Rain-to-snow and arctic blast for NJ this week: 9 things to know
For about a week now, we've been watching a storm system that looked interesting — as you know, this time of year, that term usually refers to the potential for wintry weather. Forecast models have converged on Tuesday morning as "prime time" for this cold front's arrival. And it looks like falling temperatures will indeed force a transition from rain to wintry mix and snow. While this is not a major winter storm for New Jersey, I think it's fair to suggest that Tuesday could get a little bit messy, with light snow/slush accumulations possible.
Keep in mind, as of this writing, we're still about 36 to 48 hours away from the arrival of inclement weather. I'd call my forecast confidence right now "moderate" — while dramatic shifts in the timing and impacts are becoming less likely, there is still some built-in "wiggle room" in case the forecast shifts.
Precipitation will begin in NW NJ between Midnight and daybreak Tuesday morning, spreading throughout the entire state by around 7 a.m. With temperatures in the 40s (North) and 50s (Central, South), we're looking at all rain at onset.
Shortly after the rain arrives, temperatures will crash as an arctic air mass pushes in. The big lingering question in this forecast is how quickly and how low temperatures will tumble before precipitation comes to an end. Last Thursday, those two elements did not phase well, leading to only limited snowflakes and no snow accumulation in New Jersey. This time around, things look a bit colder and therefore more impactful.
So we're facing a quick changeover from all rain to wintry mix to snow:
—For northwestern New Jersey, the transition from wet to wintry will begin around 8 a.m. to 10 a.m.
—The NJ Turnpike corridor will likely flip to mix or snow by lunchtime.
—Closer to the coast, temperatures may remain above-freezing for the duration, so any change to wintry precipitation will be brief (or may not happen at all).
Any period of snowfall will not last long, as this storm system will begin winding down in NW NJ around late morning Tuesday. Precipitation will end along the south coast in the early afternoon. As drier air arrives, skies will become crystal clear by Tuesday evening.
Totals: How Much?
Again, we are not talking about a major winter storm here, which I loosely define as 6+ inches of snow causing widespread travel and infrastructure disruptions. It's probably not even advisory-level snowfall, which kicks in when the snow forecast hits 2 or 3 inches — enough to shovel and possibly plow.
This is nuisance snow, at worst. There are some significant limiting factors to snow forecasts this early in the season — the ground will be warm (and wet), the sun angle is relatively high, etc. And while we'll have an abundance of cold air (eventually), the storm system lacks any real "oomph" or moisture stream to fuel heavy snow.
Having said that, I do believe an inch or two of snow accumulation is possible for areas along and west of the NJ Turnpike. Barely enough to cover the grass. Probably not even enough to stick to asphalt, concrete, etc.
East of the Turnpike, especially in NJ's coastal counties (Monmouth, Ocean, Atlantic, Cape May), expect zero snow accumulation to a coating.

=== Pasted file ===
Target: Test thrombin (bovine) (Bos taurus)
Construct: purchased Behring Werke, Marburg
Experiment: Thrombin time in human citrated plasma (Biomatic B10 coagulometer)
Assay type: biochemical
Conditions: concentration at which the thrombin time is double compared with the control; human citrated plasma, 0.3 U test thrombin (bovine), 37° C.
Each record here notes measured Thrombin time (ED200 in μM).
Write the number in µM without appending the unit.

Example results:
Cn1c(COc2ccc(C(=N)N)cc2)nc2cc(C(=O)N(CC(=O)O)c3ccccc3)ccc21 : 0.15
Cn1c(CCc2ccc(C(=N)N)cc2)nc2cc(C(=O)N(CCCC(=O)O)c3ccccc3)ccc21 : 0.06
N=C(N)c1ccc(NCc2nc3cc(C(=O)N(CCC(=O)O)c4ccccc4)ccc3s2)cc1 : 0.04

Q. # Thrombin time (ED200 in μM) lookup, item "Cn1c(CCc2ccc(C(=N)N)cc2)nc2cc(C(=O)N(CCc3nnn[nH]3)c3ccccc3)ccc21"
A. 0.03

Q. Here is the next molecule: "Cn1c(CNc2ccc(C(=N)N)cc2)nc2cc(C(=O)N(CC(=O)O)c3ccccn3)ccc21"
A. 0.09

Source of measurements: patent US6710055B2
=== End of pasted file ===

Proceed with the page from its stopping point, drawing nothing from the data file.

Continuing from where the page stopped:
Remember, I only produce a snow forecast map when widespread 2+ inches of snow is expected in New Jersey. So no map needed for this one at this time.
Impacts: So What?
Tuesday morning's commute looks just wet for New Jersey. (Although again, we could start seeing more wintry weather in North Jersey by the end of the morning rush.) The most widespread mix/snow occurs during the work/school day. And the storm system exits well before the evening rush. All good news for travel conditions.
Once the transition from rain to snow takes place, road conditions may deteriorate rapidly and visibility will be reduced. As long as roads are treated before and during the storm, they should remain in good shape. Even during the subsequent flash freeze Tuesday night. As always, common sense is king.
I don't see many (if any) school districts altering their schedule on Tuesday. A delayed opening would make no sense, as it puts arrival time in the window of wintry weather. An early dismissal would be pointless too, as the wintry weather and/or cleanup would be ongoing. And an all-out snow-day/closure seems silly given the current forecast, for such a minimal amount of snow falling in the middle of the day.
After the Rain/Snow
Ha, and you thought this weekend was cold? Get the heavy coat, hat, and gloves ready.
The air mass arriving with this cold front comes to us directly from the arctic. By Wednesday morning, we'll see widespread low temperatures in the teens and lower 20s. (Forecast low at Newark: 22, record low: 24.) As the wind blows, some wind chills may end up in the single digits. Brrr.
Wednesday afternoon, temperatures will struggle to even make it to the freezing point (32 degrees). Frigid.
Things should moderate somewhat for the rest of the week, with thermometers climbing into the (still below-normal) 40s on Thursday. The cold air is mostly a waste though, as our next storm system isn't forecast to come along until next Monday.
As always, our weather, traffic, news, digital, and programming teams are standing by to deliver critical information about any winter weather threat — no matter how major or minor.
My next weather blog will be published around 6 a.m. Monday morning.